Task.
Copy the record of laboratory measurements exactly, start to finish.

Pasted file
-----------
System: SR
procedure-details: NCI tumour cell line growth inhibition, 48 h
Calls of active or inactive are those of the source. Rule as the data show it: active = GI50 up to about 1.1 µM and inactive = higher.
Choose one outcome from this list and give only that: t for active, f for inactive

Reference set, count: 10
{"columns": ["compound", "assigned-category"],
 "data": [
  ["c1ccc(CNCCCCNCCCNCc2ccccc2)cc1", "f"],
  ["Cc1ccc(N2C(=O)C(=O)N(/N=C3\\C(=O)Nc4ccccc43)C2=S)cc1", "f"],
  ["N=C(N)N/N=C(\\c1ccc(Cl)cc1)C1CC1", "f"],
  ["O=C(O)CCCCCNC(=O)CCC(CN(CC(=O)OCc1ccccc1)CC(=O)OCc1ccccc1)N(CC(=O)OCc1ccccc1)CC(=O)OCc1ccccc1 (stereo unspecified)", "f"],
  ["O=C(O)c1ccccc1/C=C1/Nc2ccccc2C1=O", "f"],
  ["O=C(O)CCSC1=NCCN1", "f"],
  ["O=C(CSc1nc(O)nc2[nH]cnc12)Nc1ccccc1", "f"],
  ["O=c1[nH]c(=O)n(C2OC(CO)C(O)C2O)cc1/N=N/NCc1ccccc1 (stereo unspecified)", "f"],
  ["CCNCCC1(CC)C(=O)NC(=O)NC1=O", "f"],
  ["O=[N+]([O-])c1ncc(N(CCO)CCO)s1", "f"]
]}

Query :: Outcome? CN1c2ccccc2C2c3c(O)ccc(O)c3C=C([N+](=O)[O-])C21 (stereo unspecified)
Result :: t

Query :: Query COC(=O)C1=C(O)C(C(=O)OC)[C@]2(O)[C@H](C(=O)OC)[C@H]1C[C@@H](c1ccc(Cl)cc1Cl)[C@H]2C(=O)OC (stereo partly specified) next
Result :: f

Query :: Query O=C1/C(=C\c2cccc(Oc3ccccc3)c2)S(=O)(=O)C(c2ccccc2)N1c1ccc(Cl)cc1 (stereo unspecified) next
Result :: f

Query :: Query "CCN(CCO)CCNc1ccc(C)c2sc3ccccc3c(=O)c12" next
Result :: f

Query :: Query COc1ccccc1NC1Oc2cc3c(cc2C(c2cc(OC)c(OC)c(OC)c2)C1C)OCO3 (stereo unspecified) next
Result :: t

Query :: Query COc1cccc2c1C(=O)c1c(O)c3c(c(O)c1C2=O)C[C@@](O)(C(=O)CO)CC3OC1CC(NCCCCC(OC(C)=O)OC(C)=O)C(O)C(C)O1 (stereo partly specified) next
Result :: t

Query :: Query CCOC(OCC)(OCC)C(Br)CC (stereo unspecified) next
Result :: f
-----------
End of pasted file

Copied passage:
System: SR
procedure-details: NCI tumour cell line growth inhibition, 48 h
Calls of active or inactive are those of the source. Rule as the data show it: active = GI50 up to about 1.1 µM and inactive = higher.
Choose one outcome from this list and give only that: t for active, f for inactive

Reference set, count: 10
{"columns": ["compound", "assigned-category"],
 "data": [
  ["c1ccc(CNCCCCNCCCNCc2ccccc2)cc1", "f"],
  ["Cc1ccc(N2C(=O)C(=O)N(/N=C3\\C(=O)Nc4ccccc43)C2=S)cc1", "f"],
  ["N=C(N)N/N=C(\\c1ccc(Cl)cc1)C1CC1", "f"],
  ["O=C(O)CCCCCNC(=O)CCC(CN(CC(=O)OCc1ccccc1)CC(=O)OCc1ccccc1)N(CC(=O)OCc1ccccc1)CC(=O)OCc1ccccc1 (stereo unspecified)", "f"],
  ["O=C(O)c1ccccc1/C=C1/Nc2ccccc2C1=O", "f"],
  ["O=C(O)CCSC1=NCCN1", "f"],
  ["O=C(CSc1nc(O)nc2[nH]cnc12)Nc1ccccc1", "f"],
  ["O=c1[nH]c(=O)n(C2OC(CO)C(O)C2O)cc1/N=N/NCc1ccccc1 (stereo unspecified)", "f"],
  ["CCNCCC1(CC)C(=O)NC(=O)NC1=O", "f"],
  ["O=[N+]([O-])c1ncc(N(CCO)CCO)s1", "f"]
]}

Query :: Outcome? CN1c2ccccc2C2c3c(O)ccc(O)c3C=C([N+](=O)[O-])C21 (stereo unspecified)
Result :: t

Query :: Query COC(=O)C1=C(O)C(C(=O)OC)[C@]2(O)[C@H](C(=O)OC)[C@H]1C[C@@H](c1ccc(Cl)cc1Cl)[C@H]2C(=O)OC (stereo partly specified) next
Result :: f

Query :: Query O=C1/C(=C\c2cccc(Oc3ccccc3)c2)S(=O)(=O)C(c2ccccc2)N1c1ccc(Cl)cc1 (stereo unspecified) next
Result :: f

Query :: Query "CCN(CCO)CCNc1ccc(C)c2sc3ccccc3c(=O)c12" next
Result :: f

Query :: Query COc1ccccc1NC1Oc2cc3c(cc2C(c2cc(OC)c(OC)c(OC)c2)C1C)OCO3 (stereo unspecified) next
Result :: t

Query :: Query COc1cccc2c1C(=O)c1c(O)c3c(c(O)c1C2=O)C[C@@](O)(C(=O)CO)CC3OC1CC(NCCCCC(OC(C)=O)OC(C)=O)C(O)C(C)O1 (stereo partly specified) next
Result :: t

Query :: Query CCOC(OCC)(OCC)C(Br)CC (stereo unspecified) next
Result :: f